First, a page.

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Meet Sami Rohr Prize Finalist Daniel Torday

Monday, May 01, 2017| Permalink

Jewish Book Council is proud to introduce readers to the five emerging fiction authors named as finalists for the 2017 Sami Rohr Prize for Jewish Literature. Today, we invite you to learn more about Daniel Torday and his book, The Last Flight of Poxl West, a novel about a teenager and his relationship with his uncle, a World War II hero of the Royal Air Force.

A warm congratulations to Daniel and the other four finalists: Paul Goldberg, Idra Novey, Adam Ehrlich Sachs, and Rebecca Schiff. Join Jewish Book Council on May 3, 2017 at The Jewish Museum for a discussion with the authors and announcement of the recipient of the $100,000 Sami Rohr Prize for Jewish Literature! Register for free tickets here »

What're some of the most challenging things about writing fiction?

All of it! The more time you spend writing, the more you understand all the things that somehow won’t work in a novel. Flannery O’Connor said it best: “You can get away with anything you can get away with as a writer, but nobody’s ever gotten away with much.”

What or who has been your inspiration for writing fiction?

Harold Brodkey. Joan Didion. The Wire. Art Spiegelman. Marilynne Robinson, the paintings of Egon Schiele. Annie Dillard. Albert Goldbarth. Leonard Cohen, and Bob Dylan.

Who is your intended audience?

I’d like to think I write for the reader who loves to read as much as I do! I’m as happy re-reading Saul Bellow’s short stories, or some big thousand-page biography by Robert Caro, as I am watching a baseball game.

Are you working on anything new right now?

I’m trying to put the finishing touches on a new novel. It’s tentatively called BOOMER1. Though yesterday it was tentatively called something else so who knows. It’s about a guy in his early thirties who quits New York, moves into his parents’ basement in suburban Baltimore and tries to foment a revolution, sparking millennials to force baby boomers to quit their jobs.

What are you reading now?

Michel Houellebecq’s The Elementary Particles. Vivian Gornick’s little book on Emma Goldman, Revolution as a Way of Life. Gershom Scholem’s Sabbatai Sevi biography. Ron Chernow’s Washington: A Life.

Top 5 favorite books

Anna Karenina by Leo Tolstoy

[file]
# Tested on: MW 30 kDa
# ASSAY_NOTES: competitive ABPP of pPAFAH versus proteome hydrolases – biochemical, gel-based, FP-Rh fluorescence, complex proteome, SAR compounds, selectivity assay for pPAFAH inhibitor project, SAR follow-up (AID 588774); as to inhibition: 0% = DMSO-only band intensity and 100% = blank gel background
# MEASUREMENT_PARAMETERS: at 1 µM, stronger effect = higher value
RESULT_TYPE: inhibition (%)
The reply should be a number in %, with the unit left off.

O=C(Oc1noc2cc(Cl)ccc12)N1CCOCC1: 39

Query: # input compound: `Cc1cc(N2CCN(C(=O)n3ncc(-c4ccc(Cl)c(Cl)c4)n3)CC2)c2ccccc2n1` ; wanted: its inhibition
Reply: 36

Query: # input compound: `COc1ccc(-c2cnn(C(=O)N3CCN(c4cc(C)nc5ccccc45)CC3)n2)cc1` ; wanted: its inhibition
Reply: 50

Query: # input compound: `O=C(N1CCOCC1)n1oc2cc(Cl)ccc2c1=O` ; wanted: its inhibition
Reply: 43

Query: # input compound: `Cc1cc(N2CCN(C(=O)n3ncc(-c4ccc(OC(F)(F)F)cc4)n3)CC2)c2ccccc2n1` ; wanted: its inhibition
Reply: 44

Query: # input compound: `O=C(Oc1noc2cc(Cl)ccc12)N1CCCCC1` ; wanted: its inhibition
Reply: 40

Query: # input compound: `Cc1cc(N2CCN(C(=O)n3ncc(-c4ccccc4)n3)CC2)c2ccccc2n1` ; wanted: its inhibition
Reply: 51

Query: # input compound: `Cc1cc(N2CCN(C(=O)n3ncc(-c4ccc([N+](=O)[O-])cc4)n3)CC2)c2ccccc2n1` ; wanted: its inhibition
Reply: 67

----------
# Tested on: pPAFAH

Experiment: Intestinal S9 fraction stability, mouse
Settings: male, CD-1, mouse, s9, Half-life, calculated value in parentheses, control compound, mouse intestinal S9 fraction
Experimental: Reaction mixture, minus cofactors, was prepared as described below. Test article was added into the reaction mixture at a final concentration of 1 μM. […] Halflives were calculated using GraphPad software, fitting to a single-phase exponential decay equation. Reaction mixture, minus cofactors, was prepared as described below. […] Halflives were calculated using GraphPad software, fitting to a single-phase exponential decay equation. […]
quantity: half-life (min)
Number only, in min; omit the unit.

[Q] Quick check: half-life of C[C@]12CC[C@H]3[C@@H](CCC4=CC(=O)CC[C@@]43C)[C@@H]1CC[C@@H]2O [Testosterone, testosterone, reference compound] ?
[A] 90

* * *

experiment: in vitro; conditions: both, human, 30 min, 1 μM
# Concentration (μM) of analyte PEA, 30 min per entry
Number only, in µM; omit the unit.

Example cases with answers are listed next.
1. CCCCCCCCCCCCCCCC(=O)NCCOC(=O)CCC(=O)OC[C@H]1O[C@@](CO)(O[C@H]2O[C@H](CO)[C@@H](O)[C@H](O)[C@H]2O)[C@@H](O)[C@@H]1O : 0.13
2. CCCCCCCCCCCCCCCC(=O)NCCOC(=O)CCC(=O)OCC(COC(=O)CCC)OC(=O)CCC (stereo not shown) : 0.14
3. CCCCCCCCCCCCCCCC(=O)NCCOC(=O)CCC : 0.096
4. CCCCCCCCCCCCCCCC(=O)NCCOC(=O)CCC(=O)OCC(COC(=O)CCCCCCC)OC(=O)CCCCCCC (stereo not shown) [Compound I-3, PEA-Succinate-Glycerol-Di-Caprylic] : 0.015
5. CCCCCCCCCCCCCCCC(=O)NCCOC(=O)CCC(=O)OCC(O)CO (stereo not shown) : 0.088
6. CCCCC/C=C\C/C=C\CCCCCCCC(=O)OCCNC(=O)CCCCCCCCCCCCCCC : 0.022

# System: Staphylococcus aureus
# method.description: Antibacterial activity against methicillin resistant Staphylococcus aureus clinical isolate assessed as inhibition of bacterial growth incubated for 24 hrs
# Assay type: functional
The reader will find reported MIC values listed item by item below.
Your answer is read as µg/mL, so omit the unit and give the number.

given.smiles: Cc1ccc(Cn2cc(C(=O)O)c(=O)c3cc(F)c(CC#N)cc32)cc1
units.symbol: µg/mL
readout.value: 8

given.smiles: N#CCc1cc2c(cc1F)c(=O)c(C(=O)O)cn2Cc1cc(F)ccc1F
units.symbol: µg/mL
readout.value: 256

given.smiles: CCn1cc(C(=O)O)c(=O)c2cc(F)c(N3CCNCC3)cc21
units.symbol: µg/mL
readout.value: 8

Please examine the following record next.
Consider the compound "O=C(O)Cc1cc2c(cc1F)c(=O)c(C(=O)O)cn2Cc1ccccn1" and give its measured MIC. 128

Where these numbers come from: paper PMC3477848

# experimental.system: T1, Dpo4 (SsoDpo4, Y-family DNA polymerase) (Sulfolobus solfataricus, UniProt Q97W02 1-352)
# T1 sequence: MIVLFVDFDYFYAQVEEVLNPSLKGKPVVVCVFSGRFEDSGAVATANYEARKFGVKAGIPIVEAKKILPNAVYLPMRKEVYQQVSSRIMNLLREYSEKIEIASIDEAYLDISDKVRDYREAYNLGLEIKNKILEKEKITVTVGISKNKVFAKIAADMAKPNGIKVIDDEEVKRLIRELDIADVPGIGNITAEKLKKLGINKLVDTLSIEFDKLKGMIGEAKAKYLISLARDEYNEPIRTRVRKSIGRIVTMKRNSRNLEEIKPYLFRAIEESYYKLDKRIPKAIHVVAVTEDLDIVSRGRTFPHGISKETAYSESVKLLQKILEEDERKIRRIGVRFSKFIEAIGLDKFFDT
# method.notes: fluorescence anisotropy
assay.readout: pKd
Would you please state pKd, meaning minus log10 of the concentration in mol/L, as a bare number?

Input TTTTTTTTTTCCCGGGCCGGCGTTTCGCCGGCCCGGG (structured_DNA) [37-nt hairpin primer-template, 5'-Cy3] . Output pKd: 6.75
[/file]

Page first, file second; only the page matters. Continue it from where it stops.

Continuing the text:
Goodbye, Columbus by Philip Roth

Frog and Toad are Friends by Arnold Lobel

Housekeeping by Marilynne Robinson

Revolutionary Road by Richard Yates

When did you decide to be a writer? Where were you?

Oh, I always wanted to be a writer. At my bar mitzvah, a succession of cousins and uncles suggested I would make a great lawyer. Each, a lawyer himself. I spent every September in my twenties buying LSAT prep books on Amazon, and every October not reading them. Luckily this writing/teaching thing seems to be working out, but there’s always the Fall 2017 LSAT….

What is the mountaintop for you — how do you define success?

I was so excited when I found out Michiko Kakutani was reviewing The Last Flight of Poxl West in the Times. I (embarrassingly) wrote everyone I knew to tell them. My old college friend, John Green, who has sold literally tens of millions of copies of his books, wrote back to say something like, “That’s cool, but you know what the best is? Just one person, somewhere, truly engaged with your work.” So, that.

How do you write—what is your private modus operandi? What talismans, rituals, props do you use to assist you?

I forget who but someone smarter than me said something along the lines of “the art of writing is the meeting of the seat of the pants with the seat of the chair.” So I try to be disciplined: sitting front of the computer for three hours a day, all week long, when I’m at work. A whole lot of it’s going to get thrown out, anyway.

What do you want readers to get out of your book?

I think the dream is for a reader who feels they see the world a little more clearly, in a little more detail, and a little more generously, after closing every novel they read. So if they read me, I’m just happy to know that’s what they’re doing when they do it.

Daniel Torday is the Director of Creative Writing at Bryn Mawr College. An author and former editor at Esquire magazine, Torday currently serves as an editor at The Kenyon Review. His short stories and essays have appeared in Esquire, Glimmer Train, Harper Perennial's Fifty-Two Stories, Harvard Review, The New York Times, and The Kenyon Review. Torday's novella The Sensualist won the 2012 National Jewish Book Award for debut fiction; The Last Flight of Poxl West received the 2015 National Jewish Book Award for Fiction.




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